Whole grains are grains such as wheat, rice, corn, oats, or rye which have not been refined, meaning that the whole grain is retained, rather than just the endosperm. Because the grain is left intact, these grains have more nutritional value than their refined versions, and they also tend to have a more rich, nutty flavor. Consuming a balanced amount of whole grains is an important part of a healthy diet, and if you are not sure about whether or not a food is whole grain, read the packaging with care.
Cereal grains have three main parts: the bran, the germ, and the endosperm. The bran is a coarse protective outer layer with a high concentration of fiber, niacin, thiamine, riboflavin, magnesium, iron, phosphorus, and zinc. Beneath the bran lies the endosperm, the bulk of the grain, which contains the majority of the protein and carbohydrates of the grain. At the core of the grain is the germ, a small nutrient rich nubbin which contains vitamin E, magnesium, riboflavin, phosphorus, iron, zinc, niacin, and thiamine. Small amounts of protein and fat can also be found in the germ, which is sometimes sold separately as a nutritional supplement.
Because whole grains use the entire grain, they have far more nutrients than processed grains, and are also higher in fiber. A high fiber diet can reduce the risk of cancer, diabetes, heart disease, and intestinal problems. The vital balance of nutrients found in whole grains also supports immune system health, and supplies the body with necessary vitamins and minerals. Many refined grain foods are actually supplemented to make up for the loss in nutrition caused by the removal of the bran and germ.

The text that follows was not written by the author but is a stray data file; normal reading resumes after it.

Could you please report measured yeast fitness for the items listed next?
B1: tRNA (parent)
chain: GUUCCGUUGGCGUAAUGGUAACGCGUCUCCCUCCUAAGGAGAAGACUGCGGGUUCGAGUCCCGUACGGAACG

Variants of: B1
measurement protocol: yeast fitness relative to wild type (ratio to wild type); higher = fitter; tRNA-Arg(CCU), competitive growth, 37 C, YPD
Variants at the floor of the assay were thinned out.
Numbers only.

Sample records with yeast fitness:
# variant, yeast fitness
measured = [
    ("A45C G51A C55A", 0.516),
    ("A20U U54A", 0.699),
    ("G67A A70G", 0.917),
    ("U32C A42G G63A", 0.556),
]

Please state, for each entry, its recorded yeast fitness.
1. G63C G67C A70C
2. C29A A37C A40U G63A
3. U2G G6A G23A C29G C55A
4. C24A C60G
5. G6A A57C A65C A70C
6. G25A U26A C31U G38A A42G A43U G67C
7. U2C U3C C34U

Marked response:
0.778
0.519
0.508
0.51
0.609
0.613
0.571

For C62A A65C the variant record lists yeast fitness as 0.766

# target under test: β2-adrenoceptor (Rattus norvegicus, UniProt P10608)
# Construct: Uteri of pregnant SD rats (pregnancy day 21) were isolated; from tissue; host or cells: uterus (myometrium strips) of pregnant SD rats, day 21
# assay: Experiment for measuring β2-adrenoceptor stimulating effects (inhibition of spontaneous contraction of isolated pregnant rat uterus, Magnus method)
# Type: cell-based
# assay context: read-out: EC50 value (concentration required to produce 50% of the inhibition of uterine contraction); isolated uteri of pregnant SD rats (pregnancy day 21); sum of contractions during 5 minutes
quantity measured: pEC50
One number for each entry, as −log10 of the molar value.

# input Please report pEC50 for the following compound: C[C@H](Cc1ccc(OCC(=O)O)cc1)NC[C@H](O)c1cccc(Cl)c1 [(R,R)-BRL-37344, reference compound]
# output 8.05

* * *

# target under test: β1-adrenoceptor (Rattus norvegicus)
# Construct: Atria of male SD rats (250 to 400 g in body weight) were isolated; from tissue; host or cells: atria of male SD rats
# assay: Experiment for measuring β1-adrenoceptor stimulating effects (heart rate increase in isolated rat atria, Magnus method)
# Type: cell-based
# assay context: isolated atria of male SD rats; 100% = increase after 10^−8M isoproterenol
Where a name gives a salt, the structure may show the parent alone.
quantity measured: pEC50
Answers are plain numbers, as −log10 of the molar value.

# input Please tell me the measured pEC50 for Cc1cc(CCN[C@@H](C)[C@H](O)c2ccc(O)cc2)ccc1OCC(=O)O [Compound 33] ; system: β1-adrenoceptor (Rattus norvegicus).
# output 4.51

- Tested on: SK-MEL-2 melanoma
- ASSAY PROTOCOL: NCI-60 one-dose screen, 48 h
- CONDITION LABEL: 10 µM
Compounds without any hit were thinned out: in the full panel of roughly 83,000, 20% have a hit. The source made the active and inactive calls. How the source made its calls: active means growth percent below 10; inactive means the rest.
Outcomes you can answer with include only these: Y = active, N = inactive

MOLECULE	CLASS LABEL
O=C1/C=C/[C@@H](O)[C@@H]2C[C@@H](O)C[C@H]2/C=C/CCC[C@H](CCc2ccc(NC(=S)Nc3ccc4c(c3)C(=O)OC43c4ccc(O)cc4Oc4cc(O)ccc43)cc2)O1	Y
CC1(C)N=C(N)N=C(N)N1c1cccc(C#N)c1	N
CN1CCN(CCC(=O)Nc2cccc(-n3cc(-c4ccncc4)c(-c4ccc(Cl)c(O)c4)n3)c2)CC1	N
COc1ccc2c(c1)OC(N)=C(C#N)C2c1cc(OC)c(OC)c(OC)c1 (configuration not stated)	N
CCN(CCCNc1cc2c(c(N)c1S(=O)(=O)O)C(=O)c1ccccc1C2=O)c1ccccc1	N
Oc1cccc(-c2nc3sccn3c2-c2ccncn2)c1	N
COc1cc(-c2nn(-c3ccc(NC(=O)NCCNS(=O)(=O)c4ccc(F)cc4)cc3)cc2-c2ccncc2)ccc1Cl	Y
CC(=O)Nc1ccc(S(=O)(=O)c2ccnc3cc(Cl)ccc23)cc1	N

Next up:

Many consumers have noted that whole grains tend to be darker. This is because they are not processed with chemicals like bleach, as some refined products are, and because the bran is dark in color. These products are also less shelf stable than refined products, because they contain more oil, which can go rancid if the grains are not properly cared for; the grains should be kept refrigerated until use to prevent them from going bad.
Integrating more whole grains into the human diet is relatively easy. They are available in whole, cracked, or ground form for various uses including breads, side dishes, and breakfast foods. Cooking whole grains tends to take longer because of the protective bran, and for consumers who do not have adequate cooking time, a number of companies sell packaged whole grain products like bread, tortillas, par-broiled rice, quick cooking quinoa, and other grains. Make sure to read the packaging on these items, and try to avoid products which do not list whole grains as the first ingredient.